Conservative Forces and Potential Energy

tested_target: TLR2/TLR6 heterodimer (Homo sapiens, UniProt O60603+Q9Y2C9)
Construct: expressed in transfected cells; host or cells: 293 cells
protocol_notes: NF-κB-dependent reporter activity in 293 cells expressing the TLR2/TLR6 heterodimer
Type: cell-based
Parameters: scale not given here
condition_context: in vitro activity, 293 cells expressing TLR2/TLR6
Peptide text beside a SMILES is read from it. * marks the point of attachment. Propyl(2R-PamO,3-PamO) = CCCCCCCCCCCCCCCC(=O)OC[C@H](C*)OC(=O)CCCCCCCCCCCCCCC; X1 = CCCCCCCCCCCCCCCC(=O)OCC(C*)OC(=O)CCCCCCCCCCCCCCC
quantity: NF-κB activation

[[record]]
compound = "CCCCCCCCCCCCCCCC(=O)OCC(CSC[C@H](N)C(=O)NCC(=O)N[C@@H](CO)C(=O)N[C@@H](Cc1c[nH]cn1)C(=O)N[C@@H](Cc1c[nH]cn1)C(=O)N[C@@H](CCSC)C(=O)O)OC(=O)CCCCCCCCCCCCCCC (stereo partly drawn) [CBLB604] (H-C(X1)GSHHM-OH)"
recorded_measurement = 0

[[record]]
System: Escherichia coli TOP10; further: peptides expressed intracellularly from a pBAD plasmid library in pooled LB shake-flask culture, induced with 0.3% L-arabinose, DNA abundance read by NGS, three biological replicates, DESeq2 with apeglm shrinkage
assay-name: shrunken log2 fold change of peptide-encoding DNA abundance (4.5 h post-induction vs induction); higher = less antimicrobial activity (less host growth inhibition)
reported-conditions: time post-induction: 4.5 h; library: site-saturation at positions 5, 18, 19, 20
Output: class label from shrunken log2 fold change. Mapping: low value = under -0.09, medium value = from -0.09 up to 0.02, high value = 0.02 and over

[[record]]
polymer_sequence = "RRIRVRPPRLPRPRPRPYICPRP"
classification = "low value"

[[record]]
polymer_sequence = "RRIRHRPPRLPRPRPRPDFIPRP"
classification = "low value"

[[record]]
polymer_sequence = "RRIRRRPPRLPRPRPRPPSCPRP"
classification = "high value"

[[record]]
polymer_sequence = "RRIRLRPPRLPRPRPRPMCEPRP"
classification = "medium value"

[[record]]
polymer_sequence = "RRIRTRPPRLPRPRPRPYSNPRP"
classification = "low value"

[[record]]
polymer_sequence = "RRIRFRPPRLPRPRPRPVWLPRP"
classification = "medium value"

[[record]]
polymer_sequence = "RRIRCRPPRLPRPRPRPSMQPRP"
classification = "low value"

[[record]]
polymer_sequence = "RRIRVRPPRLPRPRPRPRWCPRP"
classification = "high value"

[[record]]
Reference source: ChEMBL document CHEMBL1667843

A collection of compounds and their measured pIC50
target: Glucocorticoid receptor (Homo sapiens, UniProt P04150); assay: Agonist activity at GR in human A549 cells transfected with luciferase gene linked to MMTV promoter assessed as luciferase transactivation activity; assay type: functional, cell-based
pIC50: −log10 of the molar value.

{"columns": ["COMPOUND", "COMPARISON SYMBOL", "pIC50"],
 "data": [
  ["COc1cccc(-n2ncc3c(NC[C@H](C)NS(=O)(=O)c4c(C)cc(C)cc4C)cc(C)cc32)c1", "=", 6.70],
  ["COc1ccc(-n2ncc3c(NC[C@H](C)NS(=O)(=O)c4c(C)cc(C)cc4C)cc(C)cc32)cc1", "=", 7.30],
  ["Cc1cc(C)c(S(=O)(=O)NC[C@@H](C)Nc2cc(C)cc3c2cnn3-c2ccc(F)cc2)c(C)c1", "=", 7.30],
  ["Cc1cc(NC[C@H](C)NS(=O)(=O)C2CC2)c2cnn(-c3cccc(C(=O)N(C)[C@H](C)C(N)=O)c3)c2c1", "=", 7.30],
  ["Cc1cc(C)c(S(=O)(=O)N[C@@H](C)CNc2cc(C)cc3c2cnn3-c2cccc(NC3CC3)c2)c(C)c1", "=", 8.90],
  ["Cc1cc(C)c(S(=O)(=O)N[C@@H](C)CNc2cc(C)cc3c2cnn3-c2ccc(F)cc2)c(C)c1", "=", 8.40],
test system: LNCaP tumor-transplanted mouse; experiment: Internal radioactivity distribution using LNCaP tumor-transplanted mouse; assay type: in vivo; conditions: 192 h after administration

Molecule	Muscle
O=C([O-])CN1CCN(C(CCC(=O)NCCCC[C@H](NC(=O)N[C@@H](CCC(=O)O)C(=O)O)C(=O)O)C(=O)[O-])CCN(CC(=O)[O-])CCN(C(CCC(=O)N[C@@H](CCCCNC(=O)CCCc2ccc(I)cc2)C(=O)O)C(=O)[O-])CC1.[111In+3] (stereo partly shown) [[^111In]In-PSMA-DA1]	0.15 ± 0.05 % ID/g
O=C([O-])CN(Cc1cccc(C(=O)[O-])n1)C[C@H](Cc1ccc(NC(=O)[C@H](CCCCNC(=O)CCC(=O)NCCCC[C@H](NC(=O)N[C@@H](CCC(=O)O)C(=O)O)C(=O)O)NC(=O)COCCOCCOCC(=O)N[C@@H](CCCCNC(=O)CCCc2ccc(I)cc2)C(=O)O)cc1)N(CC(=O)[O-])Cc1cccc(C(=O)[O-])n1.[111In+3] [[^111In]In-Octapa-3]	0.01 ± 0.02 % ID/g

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Program 7 / Chapter 7 Conservative forces and potential energy In the motion of a mass acted on by a conservative force the total energy in the system, which is the sum of the kinetic and potential energies, is conserved. In this section, this motion is computed numerically using the Euler–Cromer method. Theory In section 7–2 of your textbook the oscillatory motion of a mass attached to a spring is described in the context of energy conservation. Specifically, if the spring is initially compressed then the system has spring potential energy. When the mass is free to move, this potential energy is converted into kinetic energy, K = 1/2mv2. The spring then stretches past its equilibrium position, the potential energy increases again until it equals its initial value. This oscillatory motion is illustrated in Fig. 7–7 of your textbook. Consider the more complicated situation in which the force on the particle is given by F(x) = x - 4qx 3 This is a conservative force and the its potential energy is 1 2 4 U(x) = - 2 x + qx (see Fig. 7–10). From the force, we can calculate the motion using Newton’s second law. The program that you will use in this section calculates this motion and demonstrates that the total energy, E = K + U, is conserved (i.e., E remains constant). Given the force, F, on an object (of mass m), its position and velocity may be found by solving the two ordinary differential equations, dv 1 dx = F ; = v dt m dt If we replace the derivatives with their right derivative approximations, we have v(t + Dt) - v(t) 1 x(t + Dt) - x(t) = F(t) ; = v(t) Dt m Dt or v - v 1 x - x f i = F ; f i = v Dt m i Dt i where the subscripts i and f refer to the initial (time t) and final (time t+Dt) values. Of course the approximation is only accurate when Dt is small. Solving each equation for the final values of velocity and position we have, 1 v = v + F Dt ; x = x + v Dt f i m i f i i 7-1 Using these equations repeatedly, we may iterate from any initial condition to compute the motion of the object. This scheme for computing the motion is called the Euler method. Unfortunately, the Euler method is not always accurate; a better way to compute the motion is to use the equations, 1 v = v + F Dt ; x = x + v Dt f i m i f i f Notice the subtle difference, in the computation of the position the new velocity is used instead of the old velocity. This scheme is known as the Euler–Cromer method; it is a simple variant of the leap–frog method. Program The MATLAB program energy, which uses the Euler–Cromer method to compute the motion of a particle acted on by a conservative force, is outlined below: • Initialize variables (e.g., initial position, Dt, , q, m). • Set up plot of kinetic and potential energy versus time. • Loop for desired number of steps. • Compute kinetic and potential energy. • Update the plot by adding new values to the graph. • Compute force and acceleration. • Update position and velocity using Euler–Cromer. Notice that when the position and velocity are updated, since the velocity is updated first and then used to update the position, the Euler–Cromer method is implemented. If we reverse the order of these operations (i.e., compute the position first) then we would be using the Euler method. For k = 1.0 N/m and q = 0.1 N/m3, running the program with an initial displacement of 0.1 m, we obtain the plot shown below for the kinetic and potential energies versus time, Kinetic (*) Potential (+) 0.6 0.4 0.2 0 Energy (J) -0.2 -0.4 -0.6 0 5 10 15 Time (s) 7-2 Initially the kinetic energy is zero since the initial velocity is v = 0. The particle speeds as it moves into the potential “well”, reaching a maximum kinetic energy when the particle reaches the minimum of the potential (near t = 4 s). The kinetic and potential energies mirror each other since their sum, the total energy, should remain constant. Exercises 1. (I) Run the energy program and print out the resulting graphs for the following initial displacements: (a) 10–3 m; (b) 0.01 m; (c) 0.1 m; (d) 1.0 m; (e) 10.0 m. 2. (I) Repeat exercise 1 but edit the program to set q=0 and = –1 N/m, making the force that of an ideal spring. 3. (I) Modify the energy program to also plot the total energy; run your program and print the graphs using the displacements specified in exercise 1. 4. (II) Modify the energy program to use the Euler method instead of Euler– Cromer; run your program for the displacements given in exercise 1 and print the resulting graphs. Comment on the difference between the plots produced by the two methods. 5. (II) Modify the energy program to graph position and velocity versus time; run your program for the displacements given in exercise 1 and print the resulting graphs. 6. (III) The period of an oscillation is the time it takes for the mass to return to its original position. Write a program that computes the period for various displacements (from 10–3 m to 10.0 m). Plot the period versus displacement using a semilog scale (horizontal log scale; see the semilogx command). 7. (III) (a) Write a program that accepts an arbitrary expression for the force law as a function of displacement and, using the symbolic manipulation capabilities of MATLAB, obtains an expression for the potential energy. (b) Also have your program plot U(x) versus x. Listing energy.m % energy - Program to compute kinetic and potential energy % for a particle acted on by a conservative force clear all; % Clear memory help energy; % Print header %@ Initialize variables kCoeff = 1.0; % Kappa coefficient (N/m) qCoeff = 0.1; % q coefficient (N/m^3) x = input('Enter initial displacement (m): '); v = 0.; % Initial velocity (m/s) mass = 1.0; % Mass of particle dt = 0.05; % Time step (s) KEnergy = 0.5*mass*v^2; % Kinetic energy UEnergy = -0.5*kCoeff*x^2 + qCoeff*x^4; % Potential energy TEnergy = KEnergy + UEnergy; % Initial total energy 7-3 t = 0; % Time Nstep = 300; % Number of time steps %@ Set up plot of kinetic and potential energy versus time clf; % Clear the figure window figure(gcf); % Bring figure window forward EnergyLimit = 2*abs(TEnergy); % Estimate y-axis limit axis([0, Nstep*dt, -EnergyLimit, EnergyLimit]); % Set axis limits xlabel('Time (s)'); % x-axis label ylabel('Energy (J)'); % y-axis label title('Kinetic (*) Potential (+)'); hold on; % Hold the plot on screen %@ Loop for desired number of steps for istep=1:Nstep %@ Compute kinetic and potential energy KEnergy = 0.5*mass*v^2; % Kinetic energy UEnergy = -0.5*kCoeff*x^2 + qCoeff*x^4; t = (istep-1)*dt; % Time %@ Update the plot by adding new values to the graph plot(t, KEnergy,'r*','EraseMode','none'); plot(t, UEnergy,'b+','EraseMode','none'); while( abs(KEnergy) > EnergyLimit | abs(UEnergy) > EnergyLimit ) EnergyLimit = 2*EnergyLimit; axis([0, Nstep*dt, -EnergyLimit, EnergyLimit]); % Set axis limits end drawnow; % Update the figure now %@ Compute force and acceleration Force = kCoeff*x - 4*qCoeff*x^3; % Force accel = Force/mass; % Acceleration %@ Update position and velocity using Euler-Cromer v = v + accel*dt; % Compute new position and velocity x = x + v*dt; % using Euler-Cromer end 7-4.